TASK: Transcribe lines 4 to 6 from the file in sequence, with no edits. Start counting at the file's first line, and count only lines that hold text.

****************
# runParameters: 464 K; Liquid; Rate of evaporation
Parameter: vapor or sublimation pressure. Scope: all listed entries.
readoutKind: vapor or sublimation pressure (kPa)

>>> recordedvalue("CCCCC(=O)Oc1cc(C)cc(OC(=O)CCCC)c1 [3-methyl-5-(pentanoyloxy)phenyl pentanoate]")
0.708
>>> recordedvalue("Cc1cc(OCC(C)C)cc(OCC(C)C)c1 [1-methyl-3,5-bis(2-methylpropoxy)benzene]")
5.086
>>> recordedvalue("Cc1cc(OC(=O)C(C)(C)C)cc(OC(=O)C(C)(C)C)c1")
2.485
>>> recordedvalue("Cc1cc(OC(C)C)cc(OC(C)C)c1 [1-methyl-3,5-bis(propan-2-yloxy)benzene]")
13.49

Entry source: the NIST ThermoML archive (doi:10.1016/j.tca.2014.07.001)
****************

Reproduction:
>>> recordedvalue("CCCCC(=O)Oc1cc(C)cc(OC(=O)CCCC)c1 [3-methyl-5-(pentanoyloxy)phenyl pentanoate]")
0.708
>>> recordedvalue("Cc1cc(OCC(C)C)cc(OCC(C)C)c1 [1-methyl-3,5-bis(2-methylpropoxy)benzene]")